Legislature rejects year-round daylight saving or standard time

Feb. 5, 2024, 4 p.m. ·

Senator Steve Erdman during debate Monday (Photo by Fred Knapp, Nebraska Public Media News)
Sen. Steve Erdman during debate Monday (Photo by Fred Knapp, Nebraska Public Media News)

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Nebraskans will continue to switch their clocks twice a year, after senators rejected proposals Monday to stick with standard time or daylight saving time year-round.

Sen. Danielle Conrad, lead sponsor of the proposal to switch to year-round daylight saving time, said people are tired of changing their clocks twice a year.

“When you look at the polling, when you talk to your neighbors, well north of 60% of Americans are tired of changing our clocks twice a year. It is disruptive from a health perspective, from a conservation perspective, from a parenting perspective, and it definitely impacts economic issues as well,” Conrad said.

Sen. Steve Erdman offered an amendment that would also do away with the time change, but by sticking to year-round standard time, rather than daylight saving time. Sen. Dave Murman supported Erdman’s approach.

“Ensuring we have sunny mornings may seem like a simple convenience issue. But the reality is it's a public health issue and a public safety issue. Our bodies and brains have a natural need for sunlight in the day and dark in the night,” Murman said.

Other senators said they preferred to keep things as they are. Sen. Rob Clements said Congress had approved yearlong daylight saving time in 1973 but reversed that decision in 1974 amid concerns about children going to school in the dark, and some children being killed by sleep-deprived drivers. Clements said standard time works well in the winter, and daylight saving time works well in the summer.

“Most work and school starts at 8 a.m., and 8 a.m. daylight savings time January 16 in Omaha is dark. But with standard time, 8 a.m. in Omaha is daylight. And also, I do appreciate daylight savings time in the summertime. My family does outdoor activities then. And I would prefer the system that we currently have,” Clements said.

Sen. Joni Albrecht said the proposed changes would cause confusion by putting her northeast Nebraska district out of synch with businesses in neighboring Iowa and South Dakota. Sen. Julie Slama voiced a similar concern.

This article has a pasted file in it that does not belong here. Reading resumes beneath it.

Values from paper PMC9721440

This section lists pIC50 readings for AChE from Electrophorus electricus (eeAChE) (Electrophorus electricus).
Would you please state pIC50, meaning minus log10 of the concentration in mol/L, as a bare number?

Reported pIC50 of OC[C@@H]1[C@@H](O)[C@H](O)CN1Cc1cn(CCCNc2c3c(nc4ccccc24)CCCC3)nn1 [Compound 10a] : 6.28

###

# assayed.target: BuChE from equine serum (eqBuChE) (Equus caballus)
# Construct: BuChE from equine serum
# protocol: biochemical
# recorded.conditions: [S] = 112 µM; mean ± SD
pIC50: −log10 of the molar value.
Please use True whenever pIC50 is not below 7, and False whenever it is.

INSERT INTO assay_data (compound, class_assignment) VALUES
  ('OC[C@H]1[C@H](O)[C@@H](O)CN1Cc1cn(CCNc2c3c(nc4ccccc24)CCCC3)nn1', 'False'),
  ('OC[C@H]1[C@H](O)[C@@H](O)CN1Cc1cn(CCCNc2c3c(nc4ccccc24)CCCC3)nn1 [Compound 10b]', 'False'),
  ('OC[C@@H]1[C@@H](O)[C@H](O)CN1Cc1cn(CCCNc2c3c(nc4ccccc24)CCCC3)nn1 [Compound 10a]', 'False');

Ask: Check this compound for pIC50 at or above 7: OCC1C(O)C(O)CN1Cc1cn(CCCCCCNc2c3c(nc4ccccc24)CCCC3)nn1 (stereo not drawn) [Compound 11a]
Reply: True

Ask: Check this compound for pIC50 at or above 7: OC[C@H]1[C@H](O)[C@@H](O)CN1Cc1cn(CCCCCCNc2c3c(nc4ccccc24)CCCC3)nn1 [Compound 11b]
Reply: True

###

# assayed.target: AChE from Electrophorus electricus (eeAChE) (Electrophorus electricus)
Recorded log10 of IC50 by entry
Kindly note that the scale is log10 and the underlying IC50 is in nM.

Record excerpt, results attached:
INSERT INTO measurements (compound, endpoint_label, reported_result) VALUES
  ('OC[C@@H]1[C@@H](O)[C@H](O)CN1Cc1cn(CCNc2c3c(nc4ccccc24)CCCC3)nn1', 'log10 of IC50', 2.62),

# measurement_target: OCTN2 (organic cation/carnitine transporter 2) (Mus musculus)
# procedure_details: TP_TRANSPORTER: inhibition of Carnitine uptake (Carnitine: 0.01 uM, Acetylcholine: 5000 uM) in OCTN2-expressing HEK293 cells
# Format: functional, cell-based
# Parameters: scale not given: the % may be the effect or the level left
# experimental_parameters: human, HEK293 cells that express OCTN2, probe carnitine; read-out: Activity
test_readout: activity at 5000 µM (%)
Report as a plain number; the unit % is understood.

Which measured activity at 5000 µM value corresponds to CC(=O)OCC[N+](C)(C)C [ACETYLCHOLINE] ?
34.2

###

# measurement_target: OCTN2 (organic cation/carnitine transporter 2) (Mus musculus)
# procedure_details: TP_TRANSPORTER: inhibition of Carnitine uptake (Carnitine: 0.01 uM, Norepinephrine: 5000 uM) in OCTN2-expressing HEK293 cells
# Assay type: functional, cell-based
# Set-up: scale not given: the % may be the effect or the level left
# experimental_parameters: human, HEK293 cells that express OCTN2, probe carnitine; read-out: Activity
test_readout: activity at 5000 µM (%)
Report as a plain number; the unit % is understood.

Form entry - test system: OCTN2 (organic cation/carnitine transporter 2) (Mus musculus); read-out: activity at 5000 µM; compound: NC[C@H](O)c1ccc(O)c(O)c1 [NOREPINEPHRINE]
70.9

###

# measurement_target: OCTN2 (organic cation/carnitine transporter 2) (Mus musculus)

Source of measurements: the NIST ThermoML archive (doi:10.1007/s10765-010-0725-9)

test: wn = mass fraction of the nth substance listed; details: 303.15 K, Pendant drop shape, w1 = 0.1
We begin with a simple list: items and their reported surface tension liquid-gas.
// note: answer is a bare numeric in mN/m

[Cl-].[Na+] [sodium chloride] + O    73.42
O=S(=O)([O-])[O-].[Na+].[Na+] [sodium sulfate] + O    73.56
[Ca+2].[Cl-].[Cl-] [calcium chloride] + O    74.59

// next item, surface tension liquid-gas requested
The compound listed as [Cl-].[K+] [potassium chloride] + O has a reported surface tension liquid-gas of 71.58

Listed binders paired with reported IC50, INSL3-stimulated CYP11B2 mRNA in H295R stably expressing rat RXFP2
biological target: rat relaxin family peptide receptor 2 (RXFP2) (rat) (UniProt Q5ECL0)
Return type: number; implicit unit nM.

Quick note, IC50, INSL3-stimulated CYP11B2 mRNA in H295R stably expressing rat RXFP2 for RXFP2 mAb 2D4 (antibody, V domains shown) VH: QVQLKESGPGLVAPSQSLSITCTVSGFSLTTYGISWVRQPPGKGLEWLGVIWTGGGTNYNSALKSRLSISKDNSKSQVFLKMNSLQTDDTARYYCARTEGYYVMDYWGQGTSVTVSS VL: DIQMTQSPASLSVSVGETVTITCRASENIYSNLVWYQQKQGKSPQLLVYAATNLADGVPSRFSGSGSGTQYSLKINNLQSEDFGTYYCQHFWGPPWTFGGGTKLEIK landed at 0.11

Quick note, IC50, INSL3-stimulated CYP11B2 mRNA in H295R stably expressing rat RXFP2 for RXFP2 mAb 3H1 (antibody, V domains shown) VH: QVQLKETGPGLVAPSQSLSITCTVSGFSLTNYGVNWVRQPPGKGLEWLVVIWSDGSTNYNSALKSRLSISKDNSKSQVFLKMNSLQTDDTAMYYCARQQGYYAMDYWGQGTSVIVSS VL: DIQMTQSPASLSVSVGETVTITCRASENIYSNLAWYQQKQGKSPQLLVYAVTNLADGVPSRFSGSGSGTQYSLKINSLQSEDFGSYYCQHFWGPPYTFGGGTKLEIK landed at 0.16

“I don't think people realize how bad of a deal this is going to end up being. Like, Nebraska will be on its own in terms of where our clocks are for certain periods of the year,” Slama said.

The newest member of the Legislature, Sen. Fred Meyer, expressed surprise senators were spending so much time debating what he called a trivial issue.

“If only things in our daily lives were as simple as changing our clocks twice a year. I know my life is much more complicated than that. There's much bigger issues than changing clocks. I think this issue is much to do about nothing,” Meyer said.

As debate wound down, senators voted 25-19 against Erdman’s proposal for year-round standard time, which federal law permits, and which Arizona and Hawaii observe.

By contrast, the proposal to switch to year-round daylight saving time would require agreement by three neighboring states and Congress. Conrad said 19 states, including Colorado and Wyoming, have already voted in favor of the change, although Erdman said Wyoming is reconsidering. After his amendment was rejected, Erdman urged his colleagues to reject the remaining proposal, to switch to year-round daylight saving time.

“This is now a nothing bill. This does absolutely, absolutely nothing, okay? So just know if you vote green (yes) on this, that your vote is absolutely wasted because this is going to be something that will never be decided by Congress,” Erdman said.

Senators then voted 25-14 against advancing the bill, meaning Nebraska will continue to switch between standard time and daylight saving time twice a year.